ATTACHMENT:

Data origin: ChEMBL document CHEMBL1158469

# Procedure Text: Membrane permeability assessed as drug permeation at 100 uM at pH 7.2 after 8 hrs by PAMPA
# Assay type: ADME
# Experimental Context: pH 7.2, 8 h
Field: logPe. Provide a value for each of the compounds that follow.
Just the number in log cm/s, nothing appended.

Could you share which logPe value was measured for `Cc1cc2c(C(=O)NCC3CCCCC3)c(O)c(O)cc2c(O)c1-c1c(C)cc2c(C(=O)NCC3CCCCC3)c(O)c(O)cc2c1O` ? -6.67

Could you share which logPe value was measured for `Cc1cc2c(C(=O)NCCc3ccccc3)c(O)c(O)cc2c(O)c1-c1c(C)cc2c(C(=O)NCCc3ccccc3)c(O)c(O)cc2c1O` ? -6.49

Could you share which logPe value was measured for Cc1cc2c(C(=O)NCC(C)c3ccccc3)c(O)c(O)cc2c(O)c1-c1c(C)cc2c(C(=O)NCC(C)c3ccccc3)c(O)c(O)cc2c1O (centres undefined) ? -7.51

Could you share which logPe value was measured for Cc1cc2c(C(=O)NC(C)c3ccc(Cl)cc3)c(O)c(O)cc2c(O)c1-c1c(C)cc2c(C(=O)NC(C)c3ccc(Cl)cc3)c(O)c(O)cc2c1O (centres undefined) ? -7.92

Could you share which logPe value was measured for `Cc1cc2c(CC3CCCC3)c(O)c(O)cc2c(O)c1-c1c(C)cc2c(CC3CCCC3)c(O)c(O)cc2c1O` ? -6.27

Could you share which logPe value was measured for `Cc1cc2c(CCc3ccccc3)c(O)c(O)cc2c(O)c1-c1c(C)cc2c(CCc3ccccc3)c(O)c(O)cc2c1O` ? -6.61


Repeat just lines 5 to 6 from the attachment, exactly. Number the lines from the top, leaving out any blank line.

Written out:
Field: logPe. Provide a value for each of the compounds that follow.
Just the number in log cm/s, nothing appended.